Island’s youngsters get smart with new classroom boards!
COMPUTER-based technology has been used in schools in Bermuda for some years now. But a new technology replacing the white board is helping prepare Bermuda’s youngsters for an increasingly technological world while also making waves in the art and science of teaching.
Late last year Smart Technologies, based in Alberta, Canada, offered the Bermuda Ministry of Education, Sports & Recreation six “smart boards” to be used in a pilot project.
The goal of the project, the Ministry’s IT Manager Anthony Outerbridge explained, was to help educators study the effects of the interactive white boards (or “smart boards”) in subject-specific areas in the classroom — on learning, teaching, retention, attention and participation — while also helping educators understand how to implement and apply technology in classrooms.
Teachers in primary and senior schools were invited to be part of the project and a total of 34 applications were received.
Mr. Outerbridge said the Ministry decided to include all applicants and purchased an additional 28 smart boards to accommodate them all.
At the end of April the smart boards were installed and teachers began using the technology in their classrooms, including Francis Patton Primary One teacher, Dawnamae Bremar.
The Mid-Ocean News spent an hour in Mrs. Bremar’s class earlier this week to see how the board is used and watched as 15 enthusiastic pupils took turns putting the alphabet in order and matching words to images, sometimes having to stand on a chair to reach the top of the smart board — which works using touch-screen technology, but on a large scale.
Because their hands are still too small to be recognised by the technology, pupils use a tennis ball to drag letters across the board, dropping them into place to complete the alphabet.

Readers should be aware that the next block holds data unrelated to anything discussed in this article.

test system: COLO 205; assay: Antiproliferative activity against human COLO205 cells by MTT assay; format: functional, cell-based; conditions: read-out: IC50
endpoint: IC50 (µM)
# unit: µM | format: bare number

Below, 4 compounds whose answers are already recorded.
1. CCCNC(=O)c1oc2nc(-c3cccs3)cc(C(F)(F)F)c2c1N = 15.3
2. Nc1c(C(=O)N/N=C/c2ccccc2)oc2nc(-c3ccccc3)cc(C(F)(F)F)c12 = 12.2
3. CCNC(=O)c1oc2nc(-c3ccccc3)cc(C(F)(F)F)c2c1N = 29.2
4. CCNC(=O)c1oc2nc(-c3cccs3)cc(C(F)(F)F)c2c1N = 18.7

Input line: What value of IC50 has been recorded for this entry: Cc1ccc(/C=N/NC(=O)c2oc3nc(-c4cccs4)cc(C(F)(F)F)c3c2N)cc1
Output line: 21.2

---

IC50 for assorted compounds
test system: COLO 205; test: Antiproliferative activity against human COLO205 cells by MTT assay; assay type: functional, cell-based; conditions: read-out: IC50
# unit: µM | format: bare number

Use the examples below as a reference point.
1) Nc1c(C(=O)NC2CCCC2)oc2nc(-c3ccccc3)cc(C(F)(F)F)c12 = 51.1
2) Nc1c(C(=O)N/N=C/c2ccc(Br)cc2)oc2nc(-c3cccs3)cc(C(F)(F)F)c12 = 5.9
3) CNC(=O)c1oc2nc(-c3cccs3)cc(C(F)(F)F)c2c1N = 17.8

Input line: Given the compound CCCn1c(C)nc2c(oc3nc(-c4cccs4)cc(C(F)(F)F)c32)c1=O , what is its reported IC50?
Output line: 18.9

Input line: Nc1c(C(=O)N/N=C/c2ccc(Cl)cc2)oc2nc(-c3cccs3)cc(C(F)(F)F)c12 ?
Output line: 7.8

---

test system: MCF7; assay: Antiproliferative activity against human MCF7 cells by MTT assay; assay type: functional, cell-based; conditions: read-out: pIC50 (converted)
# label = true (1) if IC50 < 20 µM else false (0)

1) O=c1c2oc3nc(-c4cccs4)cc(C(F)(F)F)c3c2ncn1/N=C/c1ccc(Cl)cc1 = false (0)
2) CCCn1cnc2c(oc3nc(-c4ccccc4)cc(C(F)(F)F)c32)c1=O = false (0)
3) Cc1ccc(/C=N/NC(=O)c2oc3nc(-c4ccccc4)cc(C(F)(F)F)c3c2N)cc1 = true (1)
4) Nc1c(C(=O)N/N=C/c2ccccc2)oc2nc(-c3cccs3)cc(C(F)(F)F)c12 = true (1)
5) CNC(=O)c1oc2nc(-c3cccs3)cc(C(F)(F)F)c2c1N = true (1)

They also use special “electronic pens” to write in the missing letters — in the colour of their choice a computer-generated voice repeats the letter to confirm whether or not the pupil put it in the right place.
Despite their age (some as young as five), they were quite savvy on the relatively new system and even pointed out to the teacher when she blocked the signal between the computer to the smart board.“The light is red Mrs. Bremar!” one pupil called out when the board failed to recognise a command the teacher was trying to carry out.
“From ongoing observations during school visits, meetings and e-mail communications, the reports are that the smart boards are used regularly and have captured the attention and interests of students (and) it is hoped that this student interest will lead to increased student learning,” Mr. Outerbridge pointed out.
He added this e-mail comment by Port Royal Primary teacher Julia Richens, who wrote: “Things are indeed very busy, but we are still smiling. The students have said to me that they do not want to go to Primary Three because they won’t have a smart board!”
During the next school year, teachers will continue their use of the smart boards and receive follow-up training on new features of the latest smart board software.